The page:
[1] Production costs of many tropical commodities are high, but their production offsets the real cost of production by way of heavy reliance on child labor (cofffee), unfair wages paid to workers (coffee, sugar, bananas, etc.), and sanctioned and unsanctioned land-grabbing (fruit, palm oil, coffee, rubber, timber). Maya Nut production does not rely on these “subsidies” and therefore its price reflects the real cost of production incurred by the producers.


El Salvador Update

June 25, 2013 By Erika Vohman, Maya Nut Institute

We just finished our Participatory Maya Nut (Brosimum alicastrum) Forest Management course in El Salvador.  We received a very generous grant in 2010 from the Darwin Initiative/Museum of Natural History in London for this work, which will be a useful tool for producers to ensure that Maya Nut harvesting in native forest will have no negative impact on the forests or biodiversity.  As usual, we got off to a very slow start, as we needed strong partner buy-in to make the program work.  None of the governmental ministries of forestry in Honduras, Nicaragua, El Salvador or Guatemala responded enthusiastically to our proposal at first. Guatemala, because they already require sustainable management plans for nontimber forest product harvest and commercialization, and Honduras, Nicaragua and El Salvador, because they have no precedent for nontimber forest product management.

Fortunately, over the three year term of the project we and our local implementing partners were able to convince the forest management entities of the importance of this project. In Honduras, PRORENA was able to work directly with the national forestry department to train several staff foresters in our participatory Maya Nut management plan methodology. In Nicaragua, the ministry of forestry was interested in the topic but never offered any assistance and never participated in any field training we offered them. In El Salvador the Ministry of the Environment (El Salvador has no Ministry of Forestry) never showed any interest in the topic until very late in the project, when there were only 3 months left!

el salvadorThe slow growing interest on the part of the Salvadoran government was late but still more than welcome. They sent a high-level staff person to give opening remarks for the workshop and sent 9 park guards from 4 protected areas to be trained in the methodology. In ten days we were able to train 30 Salvadoran park guards, Maya Nut producers and university students to create maps, establish transects, and use census and other sampling methods to collect the field data we need to create sustainable harvest and management plans for the Maya Nut.  We need this information and these management plans to ensure that Maya Nut harvesting does not have any negative impacts on forest regeneration and fauna.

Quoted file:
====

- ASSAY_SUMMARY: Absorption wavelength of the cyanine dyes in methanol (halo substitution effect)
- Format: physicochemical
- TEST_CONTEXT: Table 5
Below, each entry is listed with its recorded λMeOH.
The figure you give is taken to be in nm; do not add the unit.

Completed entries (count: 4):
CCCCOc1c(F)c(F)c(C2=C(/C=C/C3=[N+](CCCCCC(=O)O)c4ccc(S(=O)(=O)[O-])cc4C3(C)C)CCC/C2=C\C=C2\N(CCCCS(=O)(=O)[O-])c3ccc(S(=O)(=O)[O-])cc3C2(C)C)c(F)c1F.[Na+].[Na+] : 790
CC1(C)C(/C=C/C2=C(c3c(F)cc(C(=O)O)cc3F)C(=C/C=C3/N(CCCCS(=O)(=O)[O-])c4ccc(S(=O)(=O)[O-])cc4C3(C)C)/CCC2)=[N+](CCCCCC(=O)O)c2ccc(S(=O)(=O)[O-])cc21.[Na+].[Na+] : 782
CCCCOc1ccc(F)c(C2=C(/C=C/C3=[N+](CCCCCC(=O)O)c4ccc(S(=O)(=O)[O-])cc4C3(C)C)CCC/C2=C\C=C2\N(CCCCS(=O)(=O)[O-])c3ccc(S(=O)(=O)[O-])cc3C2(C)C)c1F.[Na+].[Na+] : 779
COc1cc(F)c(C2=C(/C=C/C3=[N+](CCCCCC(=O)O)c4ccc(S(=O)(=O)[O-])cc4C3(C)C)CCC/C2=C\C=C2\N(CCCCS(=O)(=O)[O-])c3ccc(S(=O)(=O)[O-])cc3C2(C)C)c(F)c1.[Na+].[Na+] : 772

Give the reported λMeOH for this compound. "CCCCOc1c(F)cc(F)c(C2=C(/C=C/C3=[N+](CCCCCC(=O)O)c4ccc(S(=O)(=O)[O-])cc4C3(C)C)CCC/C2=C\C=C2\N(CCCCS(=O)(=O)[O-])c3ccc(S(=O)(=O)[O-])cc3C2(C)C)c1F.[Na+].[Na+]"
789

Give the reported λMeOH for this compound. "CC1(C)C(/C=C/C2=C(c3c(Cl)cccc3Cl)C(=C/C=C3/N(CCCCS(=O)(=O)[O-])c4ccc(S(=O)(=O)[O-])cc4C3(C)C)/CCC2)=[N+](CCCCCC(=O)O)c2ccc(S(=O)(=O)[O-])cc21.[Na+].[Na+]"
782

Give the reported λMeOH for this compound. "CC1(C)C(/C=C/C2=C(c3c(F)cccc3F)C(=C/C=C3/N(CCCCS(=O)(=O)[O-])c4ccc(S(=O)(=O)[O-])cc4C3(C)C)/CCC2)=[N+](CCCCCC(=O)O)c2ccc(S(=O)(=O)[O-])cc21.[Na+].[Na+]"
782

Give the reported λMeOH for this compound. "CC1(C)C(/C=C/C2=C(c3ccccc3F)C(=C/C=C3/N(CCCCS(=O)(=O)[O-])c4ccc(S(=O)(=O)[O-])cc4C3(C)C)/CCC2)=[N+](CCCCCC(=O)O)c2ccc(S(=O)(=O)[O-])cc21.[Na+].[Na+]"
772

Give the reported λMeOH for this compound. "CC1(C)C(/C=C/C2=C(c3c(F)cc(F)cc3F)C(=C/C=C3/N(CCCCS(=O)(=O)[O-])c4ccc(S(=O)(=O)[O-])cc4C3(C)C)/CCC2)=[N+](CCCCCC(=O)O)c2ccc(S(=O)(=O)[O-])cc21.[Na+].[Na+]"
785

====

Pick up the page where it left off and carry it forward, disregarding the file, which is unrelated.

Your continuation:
We are inspired to work in El Salvador because the Maya Nut program has so much potential to motivate community based conservation and reforestation.  El Salvador is the second most deforested country in the hemisphere and the second most vulnerable to climate change in the world. It is estimated that less than 2% of their original forest cover remains.  What remains of the forest in El Salvador is mostly Tropical Dry Forest, the most threatened of the major tropical forest types.  When the Spaniards arrived in Central America, there were 550,000 square kilometers of dry forest (approximately five times the size of France) on the Pacific coast of Mesoamerica (from Panama to Mexico). Today, less than 2% is intact enough to be considered representative of native forest. Maya Nut is frequently predominant in neotropical dry forests, so conserving and restoring Maya Nut forests also conserves one of the most endangered ecosystems on earth.

Protected areas in El Salvador tend to be extremely small (averaging 400ha.), highly fragmented, and largely depleted of fauna. Nevertheless, because of the strict level of protection over the past 5-10 years, the country offers one of the best and most accessible opportunities to observe and document natural Maya Nut forest dynamics and regeneration.

Most Maya Nut forests I have visited in Latin America[1] are extremely degraded from human activities ranging from cattle grazing, conversion to annual crops, pasture and biofuels, logging, extraction of fuelwood and construction materials, forest fires, hunting and poaching of wildlife. In contrast, some of the Salvadoran Maya Nut forests can provide excellent data about Maya Nut ecology, phenology, frequency, abundance, size-class distribution, associated species and regeneration potential in healthy, undisturbed tropical dry forest. We need this baseline information to establish conservation and restoration targets for Maya Nut forests where. I was very grateful for the opportunity to conduct vegetation assessments in intact, healthy Maya Nut forests, as these are increasingly rare.